New Hope Network is part of the Informa Markets Division of Informa PLC

This site is operated by a business or businesses owned by Informa PLC and all copyright resides with them. Informa PLC's registered office is 5 Howick Place, London SW1P 1WG. Registered in England and Wales. Number 8860726.

Organic India's new CEO Kyle Garner talks sustainable sourcing, next steps for growth

Kyle Garner, formerly of New Chapter, recently joined Organic India, makers of consciously sourced teas and herbal supplements, as CEO. Here, he outlines his vision for the future, the state of sustainability and advice for natural products entrepreneurs.

If you had asked Kyle Garner six months ago where he would be, Boulder, Colorado is the last place he would have said. A Proctor & Gamble lifer, he had nearly 17 years experience with the massive company, culminating in spearheading the recent natural acquisition of New Chapter. “I thought I would always be a part of the New Chapter and P&G family until I retired,” Garner said.

But when a recruiter called seeking a recommendation for CEO of a natural brand, Garner’s interest piqued, and he asked which company was hiring. When Garner heard it was Organic India, makers of tulsi tea and supplements, he threw his hat into the hiring pool.

A few weeks into the job, Garner shares his plans for the conscious company and thoughts on effective corporate sustainability.

newhope360: What first attracted you to Organic India?

Kyle Garner: I had been drinking Organic India tulsi tea for years. I knew a little about the brand as a consumer, but when I started reading more about the founder and truly seeing all of the work they were doing, I realized Organic India’s mission was so critical to what made their company successful—they are working with thousands of normally marginalized Indian farmers and helping create a market for their products in a way that improves health. I started to fall more and more in love with their story.

But most people still don’t know the brand exists. As Organic India grows, there’s so much potential to not only be a part of a good business, but more importantly a business good for the planet and good for the people.

I was honored when Organic India reached out and made an offer. I felt like this was the right move both personally and professionally.

nh360: What’s your two-year plan for Organic India?

KG: We have two main initiatives. One is to simply make people aware that Organic India exists and what our mission is. This sounds obvious, but when consumers learn more about the company, they’ll grow more passionate about what we’re doing. If we simply let consumers in the U.S. market know there’s a company going beyond sustainable agriculture, we have a right to win. We’ll accomplish this growing awareness and distribution by working with our retail partners in the natural channel to educate store associates and consumers about the brand.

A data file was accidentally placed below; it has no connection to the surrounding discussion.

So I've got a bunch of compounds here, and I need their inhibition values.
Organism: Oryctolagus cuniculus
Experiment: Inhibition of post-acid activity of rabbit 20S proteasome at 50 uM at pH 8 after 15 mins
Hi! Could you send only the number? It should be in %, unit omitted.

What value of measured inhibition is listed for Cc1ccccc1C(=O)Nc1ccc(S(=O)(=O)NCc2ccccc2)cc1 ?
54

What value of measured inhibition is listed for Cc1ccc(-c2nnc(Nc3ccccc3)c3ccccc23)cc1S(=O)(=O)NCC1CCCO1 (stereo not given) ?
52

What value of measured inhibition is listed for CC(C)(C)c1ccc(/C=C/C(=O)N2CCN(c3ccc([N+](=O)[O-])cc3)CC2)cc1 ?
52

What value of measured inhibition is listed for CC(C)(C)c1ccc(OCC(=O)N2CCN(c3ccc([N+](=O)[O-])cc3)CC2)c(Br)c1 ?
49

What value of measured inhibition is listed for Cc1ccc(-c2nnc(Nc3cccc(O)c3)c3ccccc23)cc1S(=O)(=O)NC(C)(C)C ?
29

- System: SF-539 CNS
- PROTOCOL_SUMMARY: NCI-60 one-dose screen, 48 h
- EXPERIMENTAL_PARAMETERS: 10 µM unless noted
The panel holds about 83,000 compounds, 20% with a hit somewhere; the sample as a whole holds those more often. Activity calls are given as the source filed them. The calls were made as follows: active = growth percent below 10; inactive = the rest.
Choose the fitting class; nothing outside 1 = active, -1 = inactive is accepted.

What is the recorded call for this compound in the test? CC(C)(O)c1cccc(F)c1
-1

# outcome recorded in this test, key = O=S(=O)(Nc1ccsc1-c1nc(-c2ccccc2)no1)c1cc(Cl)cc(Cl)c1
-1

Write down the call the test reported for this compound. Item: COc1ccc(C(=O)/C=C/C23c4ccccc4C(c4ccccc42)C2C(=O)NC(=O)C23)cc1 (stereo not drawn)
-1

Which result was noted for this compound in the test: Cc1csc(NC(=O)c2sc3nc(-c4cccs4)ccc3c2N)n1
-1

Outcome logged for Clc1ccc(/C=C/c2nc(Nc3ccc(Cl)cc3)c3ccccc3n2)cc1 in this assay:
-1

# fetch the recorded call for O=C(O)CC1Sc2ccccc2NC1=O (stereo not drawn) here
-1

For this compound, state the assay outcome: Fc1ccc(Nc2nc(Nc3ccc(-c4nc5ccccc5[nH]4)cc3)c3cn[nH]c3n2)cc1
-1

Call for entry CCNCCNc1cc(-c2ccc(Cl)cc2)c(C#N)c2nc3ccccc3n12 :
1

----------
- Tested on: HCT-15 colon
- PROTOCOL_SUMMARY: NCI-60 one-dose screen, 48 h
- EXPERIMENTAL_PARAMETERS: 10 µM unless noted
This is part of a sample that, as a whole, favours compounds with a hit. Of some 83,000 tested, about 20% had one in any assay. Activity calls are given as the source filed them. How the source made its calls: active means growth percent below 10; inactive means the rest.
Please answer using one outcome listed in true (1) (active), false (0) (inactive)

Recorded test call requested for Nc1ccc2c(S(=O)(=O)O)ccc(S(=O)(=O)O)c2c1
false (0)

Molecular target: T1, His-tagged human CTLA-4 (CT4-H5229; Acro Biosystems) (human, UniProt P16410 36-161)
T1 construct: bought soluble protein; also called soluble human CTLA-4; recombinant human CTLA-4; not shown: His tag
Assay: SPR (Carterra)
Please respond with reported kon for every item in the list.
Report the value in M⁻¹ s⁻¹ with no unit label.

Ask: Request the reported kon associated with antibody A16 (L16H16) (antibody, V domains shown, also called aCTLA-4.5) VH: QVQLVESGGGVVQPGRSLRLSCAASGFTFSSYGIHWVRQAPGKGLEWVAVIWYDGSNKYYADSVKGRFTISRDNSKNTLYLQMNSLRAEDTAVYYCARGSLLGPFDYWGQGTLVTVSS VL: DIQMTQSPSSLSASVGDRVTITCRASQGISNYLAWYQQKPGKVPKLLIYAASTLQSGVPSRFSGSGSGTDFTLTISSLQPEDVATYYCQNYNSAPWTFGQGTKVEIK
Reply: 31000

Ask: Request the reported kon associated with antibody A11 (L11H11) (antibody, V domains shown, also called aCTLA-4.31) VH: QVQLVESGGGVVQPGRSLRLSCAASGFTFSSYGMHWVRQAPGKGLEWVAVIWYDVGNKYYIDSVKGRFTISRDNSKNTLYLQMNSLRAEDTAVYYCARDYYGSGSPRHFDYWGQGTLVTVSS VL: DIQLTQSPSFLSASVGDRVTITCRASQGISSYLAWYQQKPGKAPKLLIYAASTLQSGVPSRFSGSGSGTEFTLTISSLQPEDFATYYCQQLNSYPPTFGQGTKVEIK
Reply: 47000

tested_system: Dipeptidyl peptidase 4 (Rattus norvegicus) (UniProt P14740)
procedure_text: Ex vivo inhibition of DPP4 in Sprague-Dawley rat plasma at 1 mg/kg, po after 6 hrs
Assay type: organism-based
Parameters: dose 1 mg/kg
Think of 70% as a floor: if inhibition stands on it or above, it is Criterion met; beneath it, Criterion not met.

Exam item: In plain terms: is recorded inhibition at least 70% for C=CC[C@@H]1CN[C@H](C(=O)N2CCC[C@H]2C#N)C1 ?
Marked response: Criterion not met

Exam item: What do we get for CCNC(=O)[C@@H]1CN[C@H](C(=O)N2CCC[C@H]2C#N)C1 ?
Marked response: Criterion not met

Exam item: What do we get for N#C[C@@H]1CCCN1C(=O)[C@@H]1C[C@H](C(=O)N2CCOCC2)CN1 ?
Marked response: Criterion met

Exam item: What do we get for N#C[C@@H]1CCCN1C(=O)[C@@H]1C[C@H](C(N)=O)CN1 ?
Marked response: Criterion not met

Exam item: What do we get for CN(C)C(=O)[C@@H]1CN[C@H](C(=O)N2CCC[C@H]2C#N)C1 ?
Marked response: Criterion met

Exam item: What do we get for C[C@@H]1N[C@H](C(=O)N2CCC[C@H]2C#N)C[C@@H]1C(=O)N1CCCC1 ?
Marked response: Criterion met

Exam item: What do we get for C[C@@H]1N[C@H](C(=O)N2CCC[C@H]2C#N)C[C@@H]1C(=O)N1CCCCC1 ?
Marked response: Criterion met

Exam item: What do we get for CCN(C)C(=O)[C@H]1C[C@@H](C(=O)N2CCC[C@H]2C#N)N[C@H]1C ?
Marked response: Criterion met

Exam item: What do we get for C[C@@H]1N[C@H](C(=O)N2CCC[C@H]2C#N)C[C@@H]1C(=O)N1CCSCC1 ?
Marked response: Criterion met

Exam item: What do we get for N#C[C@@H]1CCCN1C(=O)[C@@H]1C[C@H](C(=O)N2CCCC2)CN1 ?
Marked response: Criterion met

The second part relates to building infrastructure and working closely with our team in India to make sure we grow in a way to keep up with demand that maintains our mission. It won’t do any good if we just sell more turmeric. We have to sell more organic turmeric that’s farmed in the manner we believe is best for the agriculture surrounding the farm and for the farmers themselves. We must build that infrastructure—we don’t want to become a company that’s so big we have to buy third-party materials and run the risk of adulteration. The way we’ll do that is by building out our network of farmer partners.  

nh360: Consumers are increasingly resonating with sustainable products. Is ethical sourcing scalable?

KG: I think it is. For us, the industry challenge is that the definition of sustainable dramatically varies. There are certain third-party verifications that we can rally around, such as USDA Organic, non-GMO, biodynamic and to an extent fair trade. But when you hear people say, “we’re sustainable,” or “we give back to Mother Earth,” that’s harder to define. Organic India’s sustainability model is so closely tied with building out the supply network ourselves through direct relationships with the farmers. When you build a decent-sized, growing market for something like tulsi in the United States, you have to work with farmers to expand in the right way.

We often talk about practicing not just sustainable agriculture, but also regenerative agriculture. Conventional farming’s pesticides and chemical herbicides damaged some farms in India. To me, our model means restoring the land with organic farming. What better gift to give the next generation even if it’s on a small scale?

nh360: What’s your top takeaway for beginning natural entrepreneurs hoping to launch a sustainable brand?

KG: The purpose of your company must be tied to something bigger than yourself. Business is about doing more than just operating a company for profit and loss. It’s about doing more for the greater good. To steal a line from our friends at the B Corporation, conduct business in a way that’s not just best in the world, but also the best for the world. This is a mindset companies should aspire to.

A lot of people have the belief that if you invest in sustainability, you’re going to lose money. It’s actually quite the opposite. Sustainability and purpose inspires employees, making them more passionate about their work. And if nothing else, sustainability is better for the bottom line as well.

Hide comments


  • Allowed HTML tags: <em> <strong> <blockquote> <br> <p>

Plain text

  • No HTML tags allowed.
  • Web page addresses and e-mail addresses turn into links automatically.
  • Lines and paragraphs break automatically.